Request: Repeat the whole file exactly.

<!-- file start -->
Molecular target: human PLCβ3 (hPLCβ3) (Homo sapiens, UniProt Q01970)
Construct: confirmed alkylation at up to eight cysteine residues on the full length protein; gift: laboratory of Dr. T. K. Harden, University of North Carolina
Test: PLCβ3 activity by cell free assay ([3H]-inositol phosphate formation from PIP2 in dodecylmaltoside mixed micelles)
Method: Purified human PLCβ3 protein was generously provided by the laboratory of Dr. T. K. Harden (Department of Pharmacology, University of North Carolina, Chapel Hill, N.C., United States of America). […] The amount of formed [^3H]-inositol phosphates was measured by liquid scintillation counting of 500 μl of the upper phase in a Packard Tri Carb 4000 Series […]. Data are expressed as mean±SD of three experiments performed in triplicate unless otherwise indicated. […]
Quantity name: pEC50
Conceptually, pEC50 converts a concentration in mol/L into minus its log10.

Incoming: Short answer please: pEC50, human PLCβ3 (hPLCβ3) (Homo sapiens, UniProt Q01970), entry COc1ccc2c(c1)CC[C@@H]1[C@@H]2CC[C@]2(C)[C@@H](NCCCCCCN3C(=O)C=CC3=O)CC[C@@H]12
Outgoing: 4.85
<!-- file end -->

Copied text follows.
Molecular target: human PLCβ3 (hPLCβ3) (Homo sapiens, UniProt Q01970)
Construct: confirmed alkylation at up to eight cysteine residues on the full length protein; gift: laboratory of Dr. T. K. Harden, University of North Carolina
Test: PLCβ3 activity by cell free assay ([3H]-inositol phosphate formation from PIP2 in dodecylmaltoside mixed micelles)
Method: Purified human PLCβ3 protein was generously provided by the laboratory of Dr. T. K. Harden (Department of Pharmacology, University of North Carolina, Chapel Hill, N.C., United States of America). […] The amount of formed [^3H]-inositol phosphates was measured by liquid scintillation counting of 500 μl of the upper phase in a Packard Tri Carb 4000 Series […]. Data are expressed as mean±SD of three experiments performed in triplicate unless otherwise indicated. […]
Quantity name: pEC50
Conceptually, pEC50 converts a concentration in mol/L into minus its log10.

Incoming: Short answer please: pEC50, human PLCβ3 (hPLCβ3) (Homo sapiens, UniProt Q01970), entry COc1ccc2c(c1)CC[C@@H]1[C@@H]2CC[C@]2(C)[C@@H](NCCCCCCN3C(=O)C=CC3=O)CC[C@@H]12
Outgoing: 4.85